COACHES ARE THE TEACHERS OUR COACHES MUST Understand the characteristics of the age group Create a positive environment for learning Be enthusiastic and positive Make sessions enjoyable and fun Allow players to learn at their own pace Allow players to play their game Educate themselves about the game and LTPD
AGE SPECIFIC CURRICULA Appropriate in these areas of development PHYSICAL (psychomotor) COGNITIVE (mental/psychological) SOCIALLY (psychosocial) ALL children develop at different rates at different times LTPD allows players to learn at their own pace Age appropriate lessons and player expectations INCLUSIVE- no selecting out Allows for differentiation/individualization
TOOL BOX OF COACHING APPROACHES DESIGNED TO ENHANCE THE INDIVIDUALS DEVELOPMENTAL EXPERIENCE SLANTY LINE THEORY GUIDED DISCOVERY SMALL SIDED GAMES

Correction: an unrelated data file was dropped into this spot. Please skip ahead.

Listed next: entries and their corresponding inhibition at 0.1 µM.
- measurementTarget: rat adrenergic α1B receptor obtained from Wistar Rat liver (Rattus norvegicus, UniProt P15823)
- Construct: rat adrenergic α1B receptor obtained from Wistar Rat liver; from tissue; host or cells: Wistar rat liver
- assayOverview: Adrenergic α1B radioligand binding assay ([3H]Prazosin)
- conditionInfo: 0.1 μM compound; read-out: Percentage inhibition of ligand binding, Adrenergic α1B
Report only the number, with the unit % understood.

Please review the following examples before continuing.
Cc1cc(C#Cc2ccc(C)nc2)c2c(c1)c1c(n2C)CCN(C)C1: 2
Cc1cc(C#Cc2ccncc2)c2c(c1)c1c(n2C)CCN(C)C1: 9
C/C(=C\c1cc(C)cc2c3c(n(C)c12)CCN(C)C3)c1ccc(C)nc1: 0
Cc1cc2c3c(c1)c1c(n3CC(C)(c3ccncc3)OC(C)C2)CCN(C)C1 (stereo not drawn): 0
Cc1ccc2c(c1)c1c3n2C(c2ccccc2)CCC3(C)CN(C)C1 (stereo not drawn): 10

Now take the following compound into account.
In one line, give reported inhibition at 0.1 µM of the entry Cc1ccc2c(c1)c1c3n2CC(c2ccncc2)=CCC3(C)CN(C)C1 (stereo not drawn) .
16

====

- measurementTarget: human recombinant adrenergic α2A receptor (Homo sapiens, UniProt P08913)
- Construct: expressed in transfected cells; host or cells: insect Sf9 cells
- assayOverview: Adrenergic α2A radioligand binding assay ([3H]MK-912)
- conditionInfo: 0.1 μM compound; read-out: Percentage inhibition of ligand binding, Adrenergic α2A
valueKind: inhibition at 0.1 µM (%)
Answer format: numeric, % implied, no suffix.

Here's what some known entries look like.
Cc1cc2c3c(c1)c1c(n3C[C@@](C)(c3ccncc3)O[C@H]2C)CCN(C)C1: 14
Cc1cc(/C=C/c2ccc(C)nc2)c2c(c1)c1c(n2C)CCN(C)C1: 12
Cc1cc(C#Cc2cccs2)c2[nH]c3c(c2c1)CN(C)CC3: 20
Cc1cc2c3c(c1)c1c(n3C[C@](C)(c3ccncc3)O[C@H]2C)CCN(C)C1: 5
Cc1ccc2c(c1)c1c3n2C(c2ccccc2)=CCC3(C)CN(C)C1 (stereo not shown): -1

DIFFERENTIATION SLANTY LINE THEORY STRAIGHT-LINE APPROACH High-water / Low-water game- the rope starts on the ground and everyone jumps over it...Then two children raise the rope to a new level. As children are unable to jump over the rope they are ELIMINATED until only one person is left... The problem: It ELIMINATES those who need the activity the most
DIFFERENTIATION SLANTY LINE THEORY SLANTY LINE Mosston takes the same rope and SLANTS IT. Now… Each child can participate at THEIR OWN ABILITY LEVEL Each child is CHALLENGED Children will not continue activities in which they are continually eliminated or wait to take turns. Given opportunities, children seek out challenges and take risks.
HOW DO WE APPLY THE SLANTY LINE THEORY TO TRAINING? Discreetly This method is intended to increase player success General application- full group Can you beat your score? Players are competing against themselves and their challenge is relative to their current level Specific application- individuals Address players individually in the flow of the activity to increase or decrease their challenge Group application- divide group by ability on that skill Address groups individually in the flow of the activity to increase or decrease their challenge